--
JHG

RE: Workshop on resume writing (and interview skills)

I'd be squinting hard at your instructor's resume to see if they had either been at the same small company most of their career or possibly left the corporate world at a young age. Most of what you have listed would quickly result in a resume being binned. IME:

1. Standard rule of thumb is no more than a page per decade of your career.
2. Stick to a standard font & format, which your instructor apparently does not.
3. A summary list of strong skills & software experience is pretty normal, a cloud of keywords is somewhere between annoying and fraudulent as is listing every irrelevant and/or weak skill you believe you have. I once took a BASIC programming class in high school, I'm not going to list that on my resume for ME/mechanical designer positions.

I hope she emphasized the need to tailor your resume to specific job listings to get past the electronic filters, speaking in plain English, and said something about dressing and acting appropriately for interviews. Those seem to be the biggest issues with candidates that I've seen from the engineering office.

RE: Workshop on resume writing (and interview skills)

(OP)
drawoh,

"One of Drawoh's rules of style is that you should keep things simple. You are an engineer, not an artiste. Maybe your creative consultant works in some artistic industry."

That is exactly the feedback I wanted to hear. Thanks for the link as well.

RE: Workshop on resume writing (and interview skills)

(OP)
CWB1,

1. Standard rule of thumb is no more than a page per decade of your career.
HR 30+ experience, so the Resume length would make sense then.

2. Stick to a standard font & format, which your instructor apparently does not.
Noted. Instructor is definitely using fancy style. And BTW, I know that purpose is to pass the HR step but if such a Resume would have landed on the desk of my former engineering boss (a very senior guy / sharp mechanical engineer at an EPC firm), his head would have moved sligthly backward, with an expression of astonishment on his face and he would be saying: who made that? ok that is for engineering documentation..but just saying.

... a cloud of keywords is somewhere between annoying and fraudulent as is listing every irrelevant and/or weak skill you believe you have...
I agree, and you could get questions and the interview can really move out of control, IMO.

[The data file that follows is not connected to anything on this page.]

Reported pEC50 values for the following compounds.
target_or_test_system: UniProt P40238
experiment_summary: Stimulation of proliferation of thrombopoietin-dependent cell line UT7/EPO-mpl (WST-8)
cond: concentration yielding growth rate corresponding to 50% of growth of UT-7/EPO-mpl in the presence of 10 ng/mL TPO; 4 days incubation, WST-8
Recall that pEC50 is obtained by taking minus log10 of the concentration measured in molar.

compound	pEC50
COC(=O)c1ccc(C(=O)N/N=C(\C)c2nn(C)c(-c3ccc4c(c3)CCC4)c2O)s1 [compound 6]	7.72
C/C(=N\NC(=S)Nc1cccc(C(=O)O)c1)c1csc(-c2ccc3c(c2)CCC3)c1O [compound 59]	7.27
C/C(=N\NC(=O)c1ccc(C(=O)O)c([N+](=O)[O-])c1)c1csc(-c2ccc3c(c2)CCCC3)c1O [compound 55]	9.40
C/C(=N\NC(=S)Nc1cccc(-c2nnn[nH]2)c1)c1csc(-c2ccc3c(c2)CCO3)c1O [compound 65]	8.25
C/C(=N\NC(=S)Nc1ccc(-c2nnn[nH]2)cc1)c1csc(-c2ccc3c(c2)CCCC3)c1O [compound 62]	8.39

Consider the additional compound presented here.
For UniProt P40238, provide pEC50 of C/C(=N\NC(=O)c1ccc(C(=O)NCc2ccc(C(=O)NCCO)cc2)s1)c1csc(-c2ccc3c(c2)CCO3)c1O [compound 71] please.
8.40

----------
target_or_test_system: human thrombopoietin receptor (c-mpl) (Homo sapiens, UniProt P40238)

I hope she emphasized the need to tailor your resume to specific job listings to get past the electronic filters, speaking in plain English, and said something about dressing and acting appropriately for interviews. Those seem to be the biggest issues with candidates that I've seen from the engineering office.
more or less, yep.


Other concern

I asked instructor best strategy to workaround unemployment gap. Their reponse was state that you were working as "individual consultant". Well I did some side work during that time frame but I did not charge clients - actually I cannot not even call then clients. HR did not seem to be bothered, means taking it too easy. I found the ethics of this to be quite (very?) borderline. Edit: Not only that, it could get you into troubles during the interview (misrepresentation).



RE: Workshop on resume writing (and interview skills)

Quote:

It seems strange to me that employees are selected based on a written resume and one-shot interview. Two skills in which an ideal candidate would only have limited experience.

Are your experiences different or why do you find it strange? With the exception of one tiny company, every interview I've had in ten years of engineering now has been largely the same format. Submit your resume/online profile, 30-60 minute phone interview with HR, 30-60 minute phone interview with multiple engineering managers (usually simultaneous), multiple hours of in-person interviews with multiple engineering managers (usually individually, tho sometimes combined when they really like you from previous interviews).